Validity of World Health Organisation Prescribing Indicators in Namibia's Primary Healthcare: Findings and Implications

Journal Article
  • Q. Niaz
  • B. Godman
  • A. Massele
  • S. Campbell
  • A. Kurdi
  • H. R. Kagoya
  • D. Kibuule
International Journal for Quality in Health Care
2018. DOI: https://doi.org/10.1093/intqhc/mzy172.

Abstract

Objective:

World Health Organization/International Network of Rational use of Drugs (WHO/INRUD) indicators are widely used to assess medicine use. However, there is limited evidence on their validity in Namibia's primary health care (PHC) to assess the quality of prescribing. Consequently, our aim was to address this.

Design, Setting, Participants and Interventions:

An analytical cross-sectional survey design was used to examine and validate WHO/INRUD indicators in out-patient units of two PHC facilities and one hospital in Namibia from 1 February 2015 to 31 July 2015. The validity of the indicators was determined using two-by-two tables against compliance to the Namibian standard treatment guidelines (NSTG). The receiver operator characteristics for the WHO/INRUD indicators were plotted to determine their accuracy as predictors of compliance to agreed standards. A multivariate logistic model was constructed to independently determine the prediction of each indicator.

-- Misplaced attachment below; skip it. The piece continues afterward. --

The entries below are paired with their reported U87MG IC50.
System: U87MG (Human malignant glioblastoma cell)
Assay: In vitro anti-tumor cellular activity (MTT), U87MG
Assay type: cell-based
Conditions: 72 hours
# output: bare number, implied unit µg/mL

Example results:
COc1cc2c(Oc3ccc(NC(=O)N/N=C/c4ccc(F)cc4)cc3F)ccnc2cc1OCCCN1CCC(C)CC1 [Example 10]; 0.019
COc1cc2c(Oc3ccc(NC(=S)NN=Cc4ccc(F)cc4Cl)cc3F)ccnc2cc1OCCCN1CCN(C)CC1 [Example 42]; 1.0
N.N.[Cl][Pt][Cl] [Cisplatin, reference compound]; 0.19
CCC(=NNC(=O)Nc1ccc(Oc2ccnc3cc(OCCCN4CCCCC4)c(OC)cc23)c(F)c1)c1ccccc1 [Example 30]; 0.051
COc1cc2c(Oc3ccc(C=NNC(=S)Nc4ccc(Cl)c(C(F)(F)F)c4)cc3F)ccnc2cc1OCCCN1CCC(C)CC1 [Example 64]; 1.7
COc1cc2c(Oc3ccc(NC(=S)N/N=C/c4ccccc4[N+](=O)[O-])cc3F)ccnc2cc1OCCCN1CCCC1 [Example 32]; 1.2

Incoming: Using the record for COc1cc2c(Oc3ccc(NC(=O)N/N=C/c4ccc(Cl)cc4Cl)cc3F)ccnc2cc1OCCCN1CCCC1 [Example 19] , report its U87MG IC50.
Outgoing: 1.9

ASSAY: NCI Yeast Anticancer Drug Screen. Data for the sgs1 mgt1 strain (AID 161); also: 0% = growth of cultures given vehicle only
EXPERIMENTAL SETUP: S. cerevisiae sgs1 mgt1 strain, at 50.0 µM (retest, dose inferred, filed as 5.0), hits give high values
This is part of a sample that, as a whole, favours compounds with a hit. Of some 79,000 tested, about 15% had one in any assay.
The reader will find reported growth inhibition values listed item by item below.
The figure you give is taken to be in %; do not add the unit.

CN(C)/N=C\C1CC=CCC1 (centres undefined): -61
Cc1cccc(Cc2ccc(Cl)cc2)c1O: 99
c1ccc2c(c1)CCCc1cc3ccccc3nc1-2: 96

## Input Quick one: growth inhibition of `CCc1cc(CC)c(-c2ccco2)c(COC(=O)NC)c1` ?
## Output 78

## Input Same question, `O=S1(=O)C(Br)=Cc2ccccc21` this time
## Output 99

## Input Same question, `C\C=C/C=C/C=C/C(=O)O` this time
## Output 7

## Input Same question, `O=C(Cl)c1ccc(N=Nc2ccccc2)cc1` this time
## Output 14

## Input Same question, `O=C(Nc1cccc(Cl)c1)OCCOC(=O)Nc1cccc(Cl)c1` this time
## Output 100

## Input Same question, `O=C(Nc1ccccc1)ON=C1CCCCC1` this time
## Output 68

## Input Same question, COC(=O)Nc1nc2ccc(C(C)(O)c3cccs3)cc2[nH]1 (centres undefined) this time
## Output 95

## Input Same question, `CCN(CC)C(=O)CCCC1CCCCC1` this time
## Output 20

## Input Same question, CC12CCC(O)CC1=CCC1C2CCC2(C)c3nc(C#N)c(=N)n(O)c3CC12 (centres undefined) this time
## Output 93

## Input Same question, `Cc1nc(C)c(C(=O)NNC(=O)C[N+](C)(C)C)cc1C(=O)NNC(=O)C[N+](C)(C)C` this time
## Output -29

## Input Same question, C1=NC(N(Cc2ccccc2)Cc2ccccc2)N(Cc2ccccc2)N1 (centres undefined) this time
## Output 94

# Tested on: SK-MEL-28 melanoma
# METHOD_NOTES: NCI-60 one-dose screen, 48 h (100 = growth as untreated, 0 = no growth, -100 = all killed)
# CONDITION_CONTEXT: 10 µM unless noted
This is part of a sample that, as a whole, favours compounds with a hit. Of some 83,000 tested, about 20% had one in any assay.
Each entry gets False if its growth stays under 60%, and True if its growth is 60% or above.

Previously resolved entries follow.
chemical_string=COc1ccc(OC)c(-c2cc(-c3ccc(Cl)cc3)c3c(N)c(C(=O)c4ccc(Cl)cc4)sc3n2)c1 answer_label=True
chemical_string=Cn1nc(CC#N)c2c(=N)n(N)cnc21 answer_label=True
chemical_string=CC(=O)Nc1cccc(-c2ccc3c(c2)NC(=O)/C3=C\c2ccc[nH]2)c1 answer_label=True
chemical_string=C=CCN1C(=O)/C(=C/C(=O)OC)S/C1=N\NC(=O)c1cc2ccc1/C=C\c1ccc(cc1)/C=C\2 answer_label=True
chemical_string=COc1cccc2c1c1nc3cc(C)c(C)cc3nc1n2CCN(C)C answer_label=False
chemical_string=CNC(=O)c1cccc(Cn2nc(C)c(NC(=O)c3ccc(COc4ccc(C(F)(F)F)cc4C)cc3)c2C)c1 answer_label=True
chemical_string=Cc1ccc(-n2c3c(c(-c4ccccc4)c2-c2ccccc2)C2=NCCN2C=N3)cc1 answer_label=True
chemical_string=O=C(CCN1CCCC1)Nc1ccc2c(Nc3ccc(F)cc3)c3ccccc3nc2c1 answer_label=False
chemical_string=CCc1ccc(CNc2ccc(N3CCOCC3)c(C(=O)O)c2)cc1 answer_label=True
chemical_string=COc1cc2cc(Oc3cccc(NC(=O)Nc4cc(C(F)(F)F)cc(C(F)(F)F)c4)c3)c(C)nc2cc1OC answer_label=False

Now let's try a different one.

Main Outcomes and Results:

Out of 1243 prescriptions; compliance to NSTG prescribing in ambulatory care was sub-optimal (target was >80%). Three of the four WHO/INRUD indicators did not meet Namibian or WHO targets: antibiotic prescribing, average number of medicines per prescription and generic prescribing. The majority of the indicators had low sensitivity and/or specificity. All WHO/INRUD indicators had poor accuracy in predicting rational prescribing. The antibiotic prescribing indicator was the only covariate that was a significant independent risk factor for compliance to NSTGs.

Conclusion:

WHO/INRUD indicators showed poor accuracy in assessing prescribing practices in ambulatory care in Namibia. There is need for appropriate models and/or criteria to optimize medicine use in ambulatory care in the future.